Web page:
Great news, I'm the boss! I consider that a sacred responsibility. I'm going to make sure everything goes well around here. I'm going to help you get a bunch of work done very well, very fast, all day long. I'm going to set you up for success every step of the way. When you need something, I'm going to help you find it. When you want something, I'm going to help you earn it". Bruce Tulgan, P. 186 It's Ok to be the Boss.
In his recent best-selling book, IT'S OKAY TO BE THE BOSS, Bruce Tulgan puts his finger on the biggest problem in the workplace today--an undermanagement epidemic affecting managers at all levels of the organization and in all industries--and offers another way. His clear, step-by-step guide to becoming the strong manager employees need challenges bosses everywhere to: spell out expectations, tell employees exactly what to do and how to do it, monitor and measure performance constantly, correct failure quickly and reward success even more quickly. That's how you set employees up for success and help them earn what they need.
Here is a gem of a book! It's Ok To be the Boss, It was given to me after the Rhode Island Toastmasters Leadership Institute we had at Salve Regina by my Area G4 Goveror, Jan Wheeler. Jan has a signed copy by Bruce Tulgan who was our 2009 Toastmasters International Convention Golden Gavel awardee.
I really liked Bruce's energy and enthusiasm when he accepted his Golden Gavel award. I also enjoyed reading his book and am planning on using the advice he shares in It's Ok to be the Boss! (thank you Jan!).
Do YOU have any leadership/management books that you recommend?
Bruce Tulgan's Website
Bruce Tulgan's email
Do you feel you don't have enough time to manage your people?
Do you avoid interacting with some employees because you hate the dreaded confrontations that often follow?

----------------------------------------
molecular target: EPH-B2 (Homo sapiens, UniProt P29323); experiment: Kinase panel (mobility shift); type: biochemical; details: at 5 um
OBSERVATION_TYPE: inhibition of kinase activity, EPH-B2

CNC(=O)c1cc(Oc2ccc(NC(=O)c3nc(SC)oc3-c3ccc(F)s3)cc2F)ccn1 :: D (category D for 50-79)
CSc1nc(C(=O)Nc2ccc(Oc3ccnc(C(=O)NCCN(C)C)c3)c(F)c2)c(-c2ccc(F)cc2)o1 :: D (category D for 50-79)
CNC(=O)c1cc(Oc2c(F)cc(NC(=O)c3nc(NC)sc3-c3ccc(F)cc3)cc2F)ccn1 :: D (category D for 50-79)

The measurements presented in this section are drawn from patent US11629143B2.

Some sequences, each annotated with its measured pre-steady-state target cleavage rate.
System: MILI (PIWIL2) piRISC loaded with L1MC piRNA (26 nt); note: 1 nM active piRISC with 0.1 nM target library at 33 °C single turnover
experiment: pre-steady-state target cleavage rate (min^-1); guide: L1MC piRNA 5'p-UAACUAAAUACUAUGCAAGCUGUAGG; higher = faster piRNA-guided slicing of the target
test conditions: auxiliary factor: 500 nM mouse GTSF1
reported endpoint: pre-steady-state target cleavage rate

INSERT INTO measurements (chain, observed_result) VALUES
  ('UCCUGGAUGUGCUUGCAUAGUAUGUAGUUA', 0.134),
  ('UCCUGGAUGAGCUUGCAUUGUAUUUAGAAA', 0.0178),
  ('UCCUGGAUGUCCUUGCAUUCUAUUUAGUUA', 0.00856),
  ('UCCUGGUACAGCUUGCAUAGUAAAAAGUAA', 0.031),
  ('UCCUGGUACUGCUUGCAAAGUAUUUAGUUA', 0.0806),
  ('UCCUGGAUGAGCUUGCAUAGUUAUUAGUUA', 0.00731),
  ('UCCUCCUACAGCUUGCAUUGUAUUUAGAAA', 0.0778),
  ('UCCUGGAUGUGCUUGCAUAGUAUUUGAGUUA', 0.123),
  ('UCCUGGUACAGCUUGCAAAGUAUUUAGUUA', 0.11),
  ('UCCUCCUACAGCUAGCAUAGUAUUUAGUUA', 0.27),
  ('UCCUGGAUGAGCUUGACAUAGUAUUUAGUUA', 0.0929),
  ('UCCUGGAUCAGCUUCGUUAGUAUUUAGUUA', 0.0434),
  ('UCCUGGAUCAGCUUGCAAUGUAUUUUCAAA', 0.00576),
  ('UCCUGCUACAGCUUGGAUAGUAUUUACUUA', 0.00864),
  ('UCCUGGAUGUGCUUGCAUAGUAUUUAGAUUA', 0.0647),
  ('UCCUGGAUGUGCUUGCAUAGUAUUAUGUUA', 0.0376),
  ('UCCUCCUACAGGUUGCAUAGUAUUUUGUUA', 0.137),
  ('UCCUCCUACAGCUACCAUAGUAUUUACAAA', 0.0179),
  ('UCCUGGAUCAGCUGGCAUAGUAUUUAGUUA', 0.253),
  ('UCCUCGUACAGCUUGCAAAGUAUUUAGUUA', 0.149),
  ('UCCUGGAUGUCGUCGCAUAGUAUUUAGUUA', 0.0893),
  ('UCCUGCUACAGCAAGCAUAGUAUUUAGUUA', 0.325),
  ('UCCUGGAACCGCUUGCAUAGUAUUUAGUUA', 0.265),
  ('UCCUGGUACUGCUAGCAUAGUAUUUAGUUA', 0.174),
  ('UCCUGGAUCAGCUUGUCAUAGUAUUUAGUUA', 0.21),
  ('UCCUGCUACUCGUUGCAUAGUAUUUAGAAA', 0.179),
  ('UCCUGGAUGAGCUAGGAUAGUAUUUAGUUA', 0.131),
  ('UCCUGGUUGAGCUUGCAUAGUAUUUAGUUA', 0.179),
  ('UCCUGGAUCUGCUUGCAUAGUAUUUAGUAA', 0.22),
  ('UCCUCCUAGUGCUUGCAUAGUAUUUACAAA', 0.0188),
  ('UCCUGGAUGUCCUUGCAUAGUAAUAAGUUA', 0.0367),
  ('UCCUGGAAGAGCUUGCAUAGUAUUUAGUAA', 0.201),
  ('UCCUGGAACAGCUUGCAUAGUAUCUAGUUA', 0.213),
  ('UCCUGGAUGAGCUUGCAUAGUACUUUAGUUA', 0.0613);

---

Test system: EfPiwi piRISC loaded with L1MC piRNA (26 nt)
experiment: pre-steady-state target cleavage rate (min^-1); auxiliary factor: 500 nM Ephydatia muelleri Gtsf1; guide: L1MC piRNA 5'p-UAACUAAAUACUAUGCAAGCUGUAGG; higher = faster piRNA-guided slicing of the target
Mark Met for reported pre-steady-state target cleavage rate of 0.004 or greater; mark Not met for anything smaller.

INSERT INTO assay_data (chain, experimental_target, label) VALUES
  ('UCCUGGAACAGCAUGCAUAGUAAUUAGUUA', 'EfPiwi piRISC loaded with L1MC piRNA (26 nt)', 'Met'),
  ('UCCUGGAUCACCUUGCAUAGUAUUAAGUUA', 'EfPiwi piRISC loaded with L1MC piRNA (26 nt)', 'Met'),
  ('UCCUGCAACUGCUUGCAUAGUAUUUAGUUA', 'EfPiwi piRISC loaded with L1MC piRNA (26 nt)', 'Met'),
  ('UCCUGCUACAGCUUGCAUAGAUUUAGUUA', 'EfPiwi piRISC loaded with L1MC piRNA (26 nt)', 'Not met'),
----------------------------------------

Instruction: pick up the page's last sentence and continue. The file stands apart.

Do you have some great employees you really cannot afford to lose?
Do you secretly wish you could be more in control but don't know where to start?
Managing people is harder and more high-pressure today than ever before. There's no room for downtime, waste, or inefficiency. You have to do more with less. And employees have become high maintenance. Not only are they more likely to disagree openly and push back, but they also won't work hard for vague promises of long-term rewards. They look to you—their immediate boss—to help them get what they need and want at work.
How do you tackle this huge management challenge? If you are like most managers, you take a hands-off approach. You "empower" employees by leaving them alone, unless they really need you. After all, you don't want to "micromanage" them and don't have the time to hold every employee's hand. Of course, problems always come up and often snowball into bigger problems. In fact, you probably spend too much of your time solving problems and falling behind on your work . . . which leaves even less time for managing people . . . which opens the door for even more problems!
In It's Okay to Be the Boss, Bruce Tulgan puts his finger on the biggest problem in corporate America—an undermanagement epidemic affecting managers at all levels of the organization and in all industries—and offers another way. His clear, step-by-step guide to becoming the strong manager employees need challenges bosses everywhere to spell out expectations, tell employees exactly what to do and how to do it, monitor and measure performance constantly, and correct failure quickly and reward success even more quickly. Now that's how you set employees up for success and help them earn what they need. Tulgan opens our eyes to the undisciplined workplace that is overwhelming managers and frustrating workers and invites bosses everywhere to accept the sacred responsibility of managing people. His message: It's okay to be the boss. Be a great one!
Book Review: Jennifer Blanchard A Generation Y Perspective
It’s Okay To Be the Boss: The Step-By-Step Guide to Becoming the Manager Your Employees Need, by Bruce Tulgan
GOLDEN GAVEL AWARD
Toastmasters' most prestigious award, the Golden Gavel, is presented once a year to an individual who represents excellence in the fields of communication and leadership and is a non Toastmaster. Since 1959, this award has been presented every August at the organization's International Convention, and it is a highlight for many Convention attendees to hear a speech given by the year's Golden Gavel recipient.
See this link to view previous Toastmasters Golden Gavel Recipients